In her song, “Little Good News”, Canadian songstress Ann Murray sang about the turbulence that marked the 70s and 80s. Her line in the chorus “We all could use a little good news today” seems all the more relevant for our time nearly 40 years later.
In recent years, divisions have been increasing in the US, including disappointingly within Christian communities. While 2020 did not create the divisions, it has certainly accellerated and amplified them. Perhaps you have noted the changes, too. My particular Facebook feed became filled with vitriol against anyone not on the far right, pushing back against the scientists urging caution, mask wearing and social distancing in the age of COVID-19. Racist posts were also on the rise, rejecting the pain and hurt people of colour were expressing. It was depressing to see people whom I had once admired replace their messages of love, service and inclusion with messages of anger and antipathy towards those who were different. Ultimately, I had to shut down my Facebook page and resort to primarily my friends from home who shared my values and concern for the marginalised, even if not my faith.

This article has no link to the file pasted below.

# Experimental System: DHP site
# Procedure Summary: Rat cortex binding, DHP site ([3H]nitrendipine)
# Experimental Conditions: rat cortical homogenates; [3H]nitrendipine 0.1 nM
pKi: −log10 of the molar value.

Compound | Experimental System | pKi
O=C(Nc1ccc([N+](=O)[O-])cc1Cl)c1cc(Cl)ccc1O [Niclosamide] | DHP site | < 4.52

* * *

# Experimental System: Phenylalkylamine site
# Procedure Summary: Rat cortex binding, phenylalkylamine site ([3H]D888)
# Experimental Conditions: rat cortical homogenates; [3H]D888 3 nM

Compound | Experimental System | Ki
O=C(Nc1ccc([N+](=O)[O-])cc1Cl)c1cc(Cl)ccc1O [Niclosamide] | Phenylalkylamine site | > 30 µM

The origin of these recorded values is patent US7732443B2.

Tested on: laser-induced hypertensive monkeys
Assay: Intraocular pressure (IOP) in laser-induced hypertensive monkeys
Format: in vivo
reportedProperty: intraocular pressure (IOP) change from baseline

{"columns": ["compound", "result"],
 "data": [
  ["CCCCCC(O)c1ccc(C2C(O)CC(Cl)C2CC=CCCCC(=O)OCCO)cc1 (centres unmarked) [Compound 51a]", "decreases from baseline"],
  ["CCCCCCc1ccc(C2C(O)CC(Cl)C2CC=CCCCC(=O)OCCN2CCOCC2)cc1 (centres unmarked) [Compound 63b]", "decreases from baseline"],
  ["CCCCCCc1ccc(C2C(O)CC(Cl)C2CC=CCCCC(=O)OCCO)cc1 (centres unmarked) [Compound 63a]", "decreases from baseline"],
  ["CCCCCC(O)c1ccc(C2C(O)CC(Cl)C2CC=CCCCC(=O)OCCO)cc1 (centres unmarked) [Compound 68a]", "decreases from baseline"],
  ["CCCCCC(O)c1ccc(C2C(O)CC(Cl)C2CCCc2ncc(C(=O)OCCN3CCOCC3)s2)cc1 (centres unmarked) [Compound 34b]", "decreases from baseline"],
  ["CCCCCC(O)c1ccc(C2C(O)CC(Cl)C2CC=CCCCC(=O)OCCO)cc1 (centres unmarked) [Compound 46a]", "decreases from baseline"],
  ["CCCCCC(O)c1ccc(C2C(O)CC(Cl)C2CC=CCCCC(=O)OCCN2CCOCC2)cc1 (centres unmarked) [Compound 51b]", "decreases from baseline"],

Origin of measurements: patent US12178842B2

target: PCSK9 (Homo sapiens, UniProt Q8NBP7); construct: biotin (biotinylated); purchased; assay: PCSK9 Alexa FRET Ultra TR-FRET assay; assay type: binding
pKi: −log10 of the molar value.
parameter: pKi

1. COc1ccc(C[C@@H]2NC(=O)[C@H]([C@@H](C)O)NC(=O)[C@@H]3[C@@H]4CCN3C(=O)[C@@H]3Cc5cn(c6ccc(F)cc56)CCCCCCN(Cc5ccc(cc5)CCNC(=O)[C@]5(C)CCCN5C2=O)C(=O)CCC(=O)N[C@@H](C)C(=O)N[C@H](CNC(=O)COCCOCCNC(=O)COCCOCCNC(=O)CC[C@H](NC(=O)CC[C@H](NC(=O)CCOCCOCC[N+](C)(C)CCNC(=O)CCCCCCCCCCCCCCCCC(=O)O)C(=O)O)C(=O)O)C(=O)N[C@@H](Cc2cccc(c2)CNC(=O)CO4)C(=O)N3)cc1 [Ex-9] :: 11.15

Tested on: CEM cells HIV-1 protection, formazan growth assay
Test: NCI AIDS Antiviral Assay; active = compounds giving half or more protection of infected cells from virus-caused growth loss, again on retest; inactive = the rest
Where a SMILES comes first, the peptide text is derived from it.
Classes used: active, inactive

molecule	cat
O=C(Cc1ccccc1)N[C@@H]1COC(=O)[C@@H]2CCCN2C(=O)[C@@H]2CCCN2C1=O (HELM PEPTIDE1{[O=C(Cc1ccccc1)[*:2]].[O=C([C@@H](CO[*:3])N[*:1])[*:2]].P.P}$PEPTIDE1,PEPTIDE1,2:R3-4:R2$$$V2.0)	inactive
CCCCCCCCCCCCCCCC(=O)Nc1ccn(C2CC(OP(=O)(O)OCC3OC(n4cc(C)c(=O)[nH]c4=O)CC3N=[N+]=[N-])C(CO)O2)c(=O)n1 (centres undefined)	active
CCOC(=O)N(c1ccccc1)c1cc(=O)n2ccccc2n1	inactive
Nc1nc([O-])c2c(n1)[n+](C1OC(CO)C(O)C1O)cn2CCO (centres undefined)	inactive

With this backdrop, two themes have kept emerging as antidotes to the hate, enmity and chaos of this year:
- If ever Christ’s admonition and commandment to love one another is needed, it is now; and
- More people need to take courses in the humanities/liberal arts.